|David Schultz||Mar 3, 2005 7:42 am|
|Ryan Sommers||Mar 3, 2005 2:12 pm|
|David Xu||Mar 3, 2005 2:37 pm|
|Scott Long||Mar 3, 2005 2:51 pm|
|John Baldwin||Mar 3, 2005 2:52 pm|
|David Schultz||Mar 3, 2005 3:35 pm|
|M. Warner Losh||Mar 3, 2005 4:47 pm|
|Stephan Uphoff||Mar 3, 2005 4:51 pm|
|Brooks Davis||Mar 3, 2005 4:58 pm|
|David Xu||Mar 3, 2005 11:29 pm|
|Scott Long||Mar 4, 2005 12:34 am|
|Christoph Hellwig||Mar 5, 2005 9:17 am|
|Peter Wemm||Mar 15, 2005 5:43 pm|
|Stephan Uphoff||Mar 15, 2005 7:19 pm|
|Subject:||Removing kernel thread stack swapping|
|From:||Brooks Davis (bro...@one-eyed-alien.net)|
|Date:||Mar 3, 2005 4:58:08 pm|
On Thu, Mar 03, 2005 at 09:54:07AM -0500, John Baldwin wrote:
On Thursday 03 March 2005 02:42 am, David Schultz wrote:
Any objections to the idea of removing the feature of swapping out kernel stacks? Unlike disabling UAREA swapping, this has the small downside that it wastes 16K (give or take a power of 2) of wired memory per kernel thread that we would otherwise have swapped out. However, this disadvantage is probably negligible by today's standards, and there are several advantages:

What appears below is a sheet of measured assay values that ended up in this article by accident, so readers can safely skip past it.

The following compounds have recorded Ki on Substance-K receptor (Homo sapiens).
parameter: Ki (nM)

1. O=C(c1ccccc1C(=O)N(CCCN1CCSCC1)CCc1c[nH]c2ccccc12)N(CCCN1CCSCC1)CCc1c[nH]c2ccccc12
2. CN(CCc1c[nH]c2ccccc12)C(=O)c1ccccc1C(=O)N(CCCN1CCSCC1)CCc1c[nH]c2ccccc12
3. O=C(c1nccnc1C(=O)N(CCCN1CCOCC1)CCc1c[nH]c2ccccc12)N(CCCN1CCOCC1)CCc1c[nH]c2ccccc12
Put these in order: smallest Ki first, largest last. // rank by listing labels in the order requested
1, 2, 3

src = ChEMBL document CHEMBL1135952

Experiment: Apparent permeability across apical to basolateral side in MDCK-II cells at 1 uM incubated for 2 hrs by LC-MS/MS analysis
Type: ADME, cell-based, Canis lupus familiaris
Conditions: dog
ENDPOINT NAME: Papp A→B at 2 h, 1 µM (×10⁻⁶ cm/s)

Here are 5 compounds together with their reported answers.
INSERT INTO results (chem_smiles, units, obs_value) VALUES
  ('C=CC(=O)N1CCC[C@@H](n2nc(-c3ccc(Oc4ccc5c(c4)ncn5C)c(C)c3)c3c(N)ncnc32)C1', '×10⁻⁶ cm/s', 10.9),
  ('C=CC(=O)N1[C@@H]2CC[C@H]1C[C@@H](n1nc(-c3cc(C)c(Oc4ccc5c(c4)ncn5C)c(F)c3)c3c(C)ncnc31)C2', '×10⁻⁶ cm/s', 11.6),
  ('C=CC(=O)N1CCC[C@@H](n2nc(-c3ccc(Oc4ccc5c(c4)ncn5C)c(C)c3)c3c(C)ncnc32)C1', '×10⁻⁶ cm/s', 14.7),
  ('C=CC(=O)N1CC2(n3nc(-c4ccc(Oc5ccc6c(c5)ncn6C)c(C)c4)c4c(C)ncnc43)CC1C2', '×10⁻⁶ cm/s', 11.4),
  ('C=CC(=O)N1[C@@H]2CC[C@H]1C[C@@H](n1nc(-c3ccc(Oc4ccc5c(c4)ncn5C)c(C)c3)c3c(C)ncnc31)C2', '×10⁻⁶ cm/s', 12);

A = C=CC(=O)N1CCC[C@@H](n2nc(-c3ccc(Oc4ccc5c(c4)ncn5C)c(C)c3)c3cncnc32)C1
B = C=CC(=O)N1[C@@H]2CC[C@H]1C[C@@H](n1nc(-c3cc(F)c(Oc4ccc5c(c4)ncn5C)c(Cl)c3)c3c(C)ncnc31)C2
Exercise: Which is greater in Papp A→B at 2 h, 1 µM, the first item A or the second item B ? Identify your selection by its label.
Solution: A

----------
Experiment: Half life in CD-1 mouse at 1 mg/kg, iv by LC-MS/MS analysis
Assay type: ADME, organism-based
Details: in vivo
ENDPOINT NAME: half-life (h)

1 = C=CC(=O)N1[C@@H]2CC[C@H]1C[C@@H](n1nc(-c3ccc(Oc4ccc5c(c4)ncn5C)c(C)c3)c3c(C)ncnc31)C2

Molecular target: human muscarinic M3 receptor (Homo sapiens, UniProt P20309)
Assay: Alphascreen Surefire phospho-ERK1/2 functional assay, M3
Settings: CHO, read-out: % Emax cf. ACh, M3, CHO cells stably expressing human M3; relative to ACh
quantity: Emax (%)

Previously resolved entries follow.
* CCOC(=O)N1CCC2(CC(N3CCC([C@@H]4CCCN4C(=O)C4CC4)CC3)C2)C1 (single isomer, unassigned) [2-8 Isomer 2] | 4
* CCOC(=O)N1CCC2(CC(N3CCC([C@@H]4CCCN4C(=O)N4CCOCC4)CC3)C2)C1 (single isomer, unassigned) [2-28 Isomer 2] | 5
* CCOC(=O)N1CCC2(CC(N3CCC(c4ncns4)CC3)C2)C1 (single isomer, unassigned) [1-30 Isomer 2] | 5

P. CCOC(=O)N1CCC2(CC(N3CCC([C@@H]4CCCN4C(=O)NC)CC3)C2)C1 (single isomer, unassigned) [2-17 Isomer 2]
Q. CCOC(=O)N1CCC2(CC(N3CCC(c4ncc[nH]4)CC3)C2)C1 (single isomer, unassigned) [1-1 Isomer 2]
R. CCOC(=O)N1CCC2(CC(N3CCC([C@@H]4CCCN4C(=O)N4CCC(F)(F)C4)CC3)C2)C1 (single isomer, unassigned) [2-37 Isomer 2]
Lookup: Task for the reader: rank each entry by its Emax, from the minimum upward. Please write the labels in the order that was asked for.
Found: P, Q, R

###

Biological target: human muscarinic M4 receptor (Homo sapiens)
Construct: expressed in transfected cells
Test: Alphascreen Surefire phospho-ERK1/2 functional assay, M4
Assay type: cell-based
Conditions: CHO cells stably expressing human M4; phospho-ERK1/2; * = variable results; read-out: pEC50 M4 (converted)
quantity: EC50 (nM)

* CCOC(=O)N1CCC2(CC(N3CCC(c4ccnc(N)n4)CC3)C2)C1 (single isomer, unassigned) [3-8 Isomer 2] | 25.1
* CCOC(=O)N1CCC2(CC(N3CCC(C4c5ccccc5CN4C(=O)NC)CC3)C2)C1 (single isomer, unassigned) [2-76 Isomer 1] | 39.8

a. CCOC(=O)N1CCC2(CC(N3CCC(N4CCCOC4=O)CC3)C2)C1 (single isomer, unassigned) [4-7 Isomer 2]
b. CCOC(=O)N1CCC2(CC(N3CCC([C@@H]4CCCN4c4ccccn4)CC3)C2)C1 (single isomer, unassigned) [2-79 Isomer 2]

1. David Xu found that some kernel code stores externally-accessible data structures on the stack, then goes to sleep and allows the stack to become swappable. This can result in a kernel panic.
He found one instance.
2. We don't know how many instances of the above problem there are. Selectively disabling swapping for the right threads at the right times would decrease maintainability.
Probably 1. Note that since at least FreeBSD 1.0 programmers have had to realize that the stack can be swapped out. The signal code in pre-5.x stores part of the signal state in struct proc directly in order to support swapped out stacks. In 5.x we just malloc the whole signal state directly since we killed the u-area. sigwait() has a bug that should be fixed, let's not engage in overkill and throw the baby out with the bath water. In general we need to discourage use of stack variables anyway because when people use stack space rather than malloc() space the failure case for running out is much worse, i.e. kernel panic when you overflow your stack (even though KVM may be available) vs. waiting until some memory is available or returning NULL.
Hence, don't kill this whole feature just because someone is too lazy to fix a bug.
It would be very useful and informative if someone were to write a high level description of the ways in which the kernel is not a POSIX C programming environment. In addition to providing somewhere to point people who wonder why -lbigcomplicatedlibrary doesn't work with their kernel source, such a list would force us to enumerate those differences and make sure they are based on design decisions that make sense.
-- Any statement of the form "X is the one, true Y" is FALSE. PGP fingerprint 655D 519C 26A7 82E7 2529 9BF0 5D8E 8BE9 F238 1AD4